It will be appreciated from FIG. 5 that the flowing surface of liquid reactant metal forming the lower boundary to the materials trapped in collection area 60 of release chamber 14 provides a continuously renewed surface of liquid reactant metal which may react with the trapped materials. The rate at which feed materials are introduced into release chamber 14 is limited so that substantial amounts of materials cannot escape back into feed area 53. Thus, provided the system is not overloaded, any materials trapped in collection area 60 must ultimately flow to the right in the figure, through treatment chamber 15 and ultimately to output chamber 16. The length of treatment chamber 15 together with the flow rate of liquid reactant metal through the release and treatment chambers are preferably designed to ensure that feed materials and intermediate reaction products are trapped in contact with the flowing surface of liquid reactant metal for a period of time sufficient to allow the desired reduction reactions with the liquid reactant metal to proceed to completion before reaching output chamber 16. The required residence time in release chamber 14 and treatment chamber 15 will vary depending upon the nature of the feed material, however, residence times on the order of one to three minutes will generally suffice.

The reason for some of the features of treatment apparatus 10 will be apparent considering the above description of the operation of treatment apparatus. Dunker member 52 preferably extends along an incline in order to push container 46 into release chamber 14 and particularly below the forward upper inlet opening boundary 63 of collection area 60 intersecting line I in FIGS. 3 through 5. This boundary 63 of collection area 60 is at a lower level than the top of the collection area and is below the level of the treatment chamber upper boundary at the entrance to treatment chamber 15 to help ensure that gaseous material collecting in area 60 is forced to the right in the figures, through treatment chamber 15.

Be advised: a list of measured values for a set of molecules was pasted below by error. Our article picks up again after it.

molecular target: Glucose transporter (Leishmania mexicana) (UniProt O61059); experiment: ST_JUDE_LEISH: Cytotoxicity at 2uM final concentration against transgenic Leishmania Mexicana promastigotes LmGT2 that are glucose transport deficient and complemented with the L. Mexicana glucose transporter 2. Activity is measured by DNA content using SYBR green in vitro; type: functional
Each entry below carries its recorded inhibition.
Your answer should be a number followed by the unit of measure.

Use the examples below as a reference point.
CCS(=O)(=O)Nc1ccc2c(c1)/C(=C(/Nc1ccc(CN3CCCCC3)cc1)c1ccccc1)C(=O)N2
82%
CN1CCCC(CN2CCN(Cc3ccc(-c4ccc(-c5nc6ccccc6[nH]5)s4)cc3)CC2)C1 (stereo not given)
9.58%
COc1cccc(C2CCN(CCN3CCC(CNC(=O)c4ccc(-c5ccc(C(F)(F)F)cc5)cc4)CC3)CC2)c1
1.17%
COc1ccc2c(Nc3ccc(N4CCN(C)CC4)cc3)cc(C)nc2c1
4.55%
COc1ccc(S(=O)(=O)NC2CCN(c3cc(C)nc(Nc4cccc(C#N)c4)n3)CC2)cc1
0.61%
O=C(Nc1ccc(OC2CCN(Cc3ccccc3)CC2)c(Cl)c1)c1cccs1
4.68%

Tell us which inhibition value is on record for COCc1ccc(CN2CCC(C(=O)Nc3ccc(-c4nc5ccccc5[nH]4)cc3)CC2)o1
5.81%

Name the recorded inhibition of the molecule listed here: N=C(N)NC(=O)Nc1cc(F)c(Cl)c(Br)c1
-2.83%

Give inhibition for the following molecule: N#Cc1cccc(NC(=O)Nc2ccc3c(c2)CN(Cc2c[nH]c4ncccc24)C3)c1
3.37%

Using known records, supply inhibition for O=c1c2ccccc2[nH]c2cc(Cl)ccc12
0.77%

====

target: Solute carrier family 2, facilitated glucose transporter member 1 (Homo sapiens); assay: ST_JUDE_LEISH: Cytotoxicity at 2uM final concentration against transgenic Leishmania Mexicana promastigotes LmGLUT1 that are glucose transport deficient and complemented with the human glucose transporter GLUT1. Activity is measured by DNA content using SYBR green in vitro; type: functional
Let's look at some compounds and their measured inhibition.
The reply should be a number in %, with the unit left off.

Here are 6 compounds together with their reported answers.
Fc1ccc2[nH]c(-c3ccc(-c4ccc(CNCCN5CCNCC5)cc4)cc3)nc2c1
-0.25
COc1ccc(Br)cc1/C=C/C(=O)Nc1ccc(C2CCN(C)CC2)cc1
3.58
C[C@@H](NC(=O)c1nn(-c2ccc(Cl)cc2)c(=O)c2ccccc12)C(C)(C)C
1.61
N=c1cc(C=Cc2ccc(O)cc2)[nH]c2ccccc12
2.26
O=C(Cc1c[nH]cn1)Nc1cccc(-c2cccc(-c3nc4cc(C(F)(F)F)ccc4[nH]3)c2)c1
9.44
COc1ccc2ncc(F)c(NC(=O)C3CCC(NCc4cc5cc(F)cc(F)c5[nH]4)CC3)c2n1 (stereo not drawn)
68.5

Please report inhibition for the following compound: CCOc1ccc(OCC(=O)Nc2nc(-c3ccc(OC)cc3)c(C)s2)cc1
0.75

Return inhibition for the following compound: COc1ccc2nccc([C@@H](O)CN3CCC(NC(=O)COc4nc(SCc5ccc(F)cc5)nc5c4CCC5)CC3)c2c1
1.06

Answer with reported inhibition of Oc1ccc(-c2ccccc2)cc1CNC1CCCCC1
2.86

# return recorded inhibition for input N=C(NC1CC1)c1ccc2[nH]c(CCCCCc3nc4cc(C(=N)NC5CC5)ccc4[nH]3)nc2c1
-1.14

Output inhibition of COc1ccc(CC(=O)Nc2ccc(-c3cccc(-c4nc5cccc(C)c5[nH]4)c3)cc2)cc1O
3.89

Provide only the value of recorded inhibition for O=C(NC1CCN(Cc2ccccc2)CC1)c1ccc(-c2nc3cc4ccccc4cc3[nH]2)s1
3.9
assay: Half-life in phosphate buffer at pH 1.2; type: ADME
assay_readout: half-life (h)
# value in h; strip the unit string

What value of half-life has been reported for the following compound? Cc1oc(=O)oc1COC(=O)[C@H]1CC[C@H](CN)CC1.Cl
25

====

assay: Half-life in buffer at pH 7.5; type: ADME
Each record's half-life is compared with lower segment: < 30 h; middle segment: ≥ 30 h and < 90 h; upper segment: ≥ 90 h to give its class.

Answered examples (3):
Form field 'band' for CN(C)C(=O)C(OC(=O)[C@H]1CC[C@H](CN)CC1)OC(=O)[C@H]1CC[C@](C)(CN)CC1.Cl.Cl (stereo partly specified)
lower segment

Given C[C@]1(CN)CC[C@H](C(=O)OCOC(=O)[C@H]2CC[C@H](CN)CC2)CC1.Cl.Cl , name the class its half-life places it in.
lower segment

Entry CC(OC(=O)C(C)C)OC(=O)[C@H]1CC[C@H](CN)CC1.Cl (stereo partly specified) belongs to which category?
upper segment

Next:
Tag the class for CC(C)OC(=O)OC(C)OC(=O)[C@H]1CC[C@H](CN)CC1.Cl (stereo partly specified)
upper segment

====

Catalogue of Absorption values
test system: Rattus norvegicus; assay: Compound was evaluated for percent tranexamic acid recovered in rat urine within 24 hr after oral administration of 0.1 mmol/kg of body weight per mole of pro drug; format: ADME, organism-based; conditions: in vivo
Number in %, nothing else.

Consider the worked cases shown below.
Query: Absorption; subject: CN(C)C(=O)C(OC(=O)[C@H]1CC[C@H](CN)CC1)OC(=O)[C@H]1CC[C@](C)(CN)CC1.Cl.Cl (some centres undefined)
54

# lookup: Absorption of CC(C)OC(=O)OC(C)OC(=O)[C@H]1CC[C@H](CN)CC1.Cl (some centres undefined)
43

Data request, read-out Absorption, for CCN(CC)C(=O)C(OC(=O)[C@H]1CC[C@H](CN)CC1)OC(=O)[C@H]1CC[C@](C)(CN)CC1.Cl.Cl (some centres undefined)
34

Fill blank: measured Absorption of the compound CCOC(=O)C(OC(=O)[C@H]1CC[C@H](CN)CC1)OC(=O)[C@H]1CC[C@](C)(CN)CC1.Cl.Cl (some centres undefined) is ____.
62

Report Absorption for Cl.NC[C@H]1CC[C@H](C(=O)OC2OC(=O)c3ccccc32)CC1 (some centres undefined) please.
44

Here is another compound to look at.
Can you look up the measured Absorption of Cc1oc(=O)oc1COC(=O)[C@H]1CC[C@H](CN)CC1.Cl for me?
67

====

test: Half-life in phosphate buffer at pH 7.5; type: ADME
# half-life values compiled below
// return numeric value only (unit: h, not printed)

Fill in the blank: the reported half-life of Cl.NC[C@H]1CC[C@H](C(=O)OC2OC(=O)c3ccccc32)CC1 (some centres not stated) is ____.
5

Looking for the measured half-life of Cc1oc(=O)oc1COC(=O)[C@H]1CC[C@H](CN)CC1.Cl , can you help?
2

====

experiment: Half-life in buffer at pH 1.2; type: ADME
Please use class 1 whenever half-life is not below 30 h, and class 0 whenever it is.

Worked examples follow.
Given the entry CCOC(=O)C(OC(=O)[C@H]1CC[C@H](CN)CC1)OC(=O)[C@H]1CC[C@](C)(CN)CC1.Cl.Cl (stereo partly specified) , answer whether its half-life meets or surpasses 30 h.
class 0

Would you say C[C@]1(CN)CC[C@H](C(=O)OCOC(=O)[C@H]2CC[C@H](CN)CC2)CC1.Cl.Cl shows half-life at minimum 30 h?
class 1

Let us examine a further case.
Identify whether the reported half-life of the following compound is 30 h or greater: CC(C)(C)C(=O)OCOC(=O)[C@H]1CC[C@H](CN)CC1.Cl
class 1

It will be appreciated that some untreated material and reaction products may periodically escape into the area above the liquid reactant metal level 41 in feed area 53. Most of this material will, in time, react with the liquid reactant metal to destroy hazardous compounds. This area may also be purged periodically to remove collected reaction products or unreacted materials. As discussed below with reference to the embodiment of the invention shown in FIGS. 6 through 8, any unreacted materials may be treated with either the same liquid reactant metal in system 10 or a liquid reactant metal in a separate system.

Final reaction products exit treatment chamber 15 into output chamber 16. Gaseous reaction products including gaseous carbon, hydrogen, nitrogen, some metal salts, and even some metals, escape to the surface of the liquid reactant metal in output chamber 16 and collect in the gas removal area 74 to be removed through particle collection and control equipment 75. It has also been found that some metals that exist as a gas at the temperature of the liquid reactant metal may be captured in the slag that forms at the surface of the liquid reactant metal in the output chamber and is not allowed to exit with other gases. Rather, this material collects along with solid slag and light fluids at the surface of the liquid reactant metal in output chamber 16 to be scraped off by auger 78 or other suitable skimming arrangement into solids removal chute and airlock system 80. Although not shown in the figures, heavy fluids such as metals that do not alloy with the liquid reactant metal may collect at the bottom of output chamber 16. A suitable tapping arrangement (not shown) may be included in vessel 11 at output chamber 16 in order to remove any such heavy fluid collecting at the bottom of the output chamber. The bulk of the liquid reactant metal flowing out of treatment chamber 15 flows through output chamber 16, flows underneath output weir 71, and is pumped back into heating and conditioning chamber 17 by pump 85.